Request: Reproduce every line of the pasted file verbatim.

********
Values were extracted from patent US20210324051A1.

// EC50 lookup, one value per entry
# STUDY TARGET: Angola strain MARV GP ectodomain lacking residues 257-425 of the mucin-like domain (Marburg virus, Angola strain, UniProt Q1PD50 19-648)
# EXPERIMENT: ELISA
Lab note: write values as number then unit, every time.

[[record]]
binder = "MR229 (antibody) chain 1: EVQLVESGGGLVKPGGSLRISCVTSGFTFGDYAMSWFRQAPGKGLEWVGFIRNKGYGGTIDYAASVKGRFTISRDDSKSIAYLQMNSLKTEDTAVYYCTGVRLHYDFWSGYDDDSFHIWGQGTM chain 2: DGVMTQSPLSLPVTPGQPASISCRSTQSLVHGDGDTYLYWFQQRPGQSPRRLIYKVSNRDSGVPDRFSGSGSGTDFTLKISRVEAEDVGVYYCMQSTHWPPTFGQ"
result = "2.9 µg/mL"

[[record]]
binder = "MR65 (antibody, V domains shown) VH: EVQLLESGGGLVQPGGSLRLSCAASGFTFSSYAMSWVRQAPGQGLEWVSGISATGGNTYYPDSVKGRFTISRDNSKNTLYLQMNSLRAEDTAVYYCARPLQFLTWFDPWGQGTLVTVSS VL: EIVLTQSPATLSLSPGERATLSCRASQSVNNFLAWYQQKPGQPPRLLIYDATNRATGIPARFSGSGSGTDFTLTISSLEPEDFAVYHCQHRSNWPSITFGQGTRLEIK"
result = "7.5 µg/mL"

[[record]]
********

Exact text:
Values were extracted from patent US20210324051A1.

// EC50 lookup, one value per entry
# STUDY TARGET: Angola strain MARV GP ectodomain lacking residues 257-425 of the mucin-like domain (Marburg virus, Angola strain, UniProt Q1PD50 19-648)
# EXPERIMENT: ELISA
Lab note: write values as number then unit, every time.

[[record]]
binder = "MR229 (antibody) chain 1: EVQLVESGGGLVKPGGSLRISCVTSGFTFGDYAMSWFRQAPGKGLEWVGFIRNKGYGGTIDYAASVKGRFTISRDDSKSIAYLQMNSLKTEDTAVYYCTGVRLHYDFWSGYDDDSFHIWGQGTM chain 2: DGVMTQSPLSLPVTPGQPASISCRSTQSLVHGDGDTYLYWFQQRPGQSPRRLIYKVSNRDSGVPDRFSGSGSGTDFTLKISRVEAEDVGVYYCMQSTHWPPTFGQ"
result = "2.9 µg/mL"

[[record]]
binder = "MR65 (antibody, V domains shown) VH: EVQLLESGGGLVQPGGSLRLSCAASGFTFSSYAMSWVRQAPGQGLEWVSGISATGGNTYYPDSVKGRFTISRDNSKNTLYLQMNSLRAEDTAVYYCARPLQFLTWFDPWGQGTLVTVSS VL: EIVLTQSPATLSLSPGERATLSCRASQSVNNFLAWYQQKPGQPPRLLIYDATNRATGIPARFSGSGSGTDFTLTISSLEPEDFAVYHCQHRSNWPSITFGQGTRLEIK"
result = "7.5 µg/mL"

[[record]]